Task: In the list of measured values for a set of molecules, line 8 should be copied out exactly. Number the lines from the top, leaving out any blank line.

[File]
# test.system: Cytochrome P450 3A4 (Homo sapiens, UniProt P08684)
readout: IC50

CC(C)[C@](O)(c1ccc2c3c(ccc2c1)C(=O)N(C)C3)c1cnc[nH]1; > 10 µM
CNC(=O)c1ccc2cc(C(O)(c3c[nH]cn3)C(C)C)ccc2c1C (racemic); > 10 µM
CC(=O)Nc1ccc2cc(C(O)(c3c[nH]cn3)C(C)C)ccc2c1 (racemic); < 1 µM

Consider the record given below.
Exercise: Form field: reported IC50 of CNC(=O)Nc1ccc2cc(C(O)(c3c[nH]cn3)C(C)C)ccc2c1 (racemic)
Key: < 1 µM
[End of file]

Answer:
Key: < 1 µM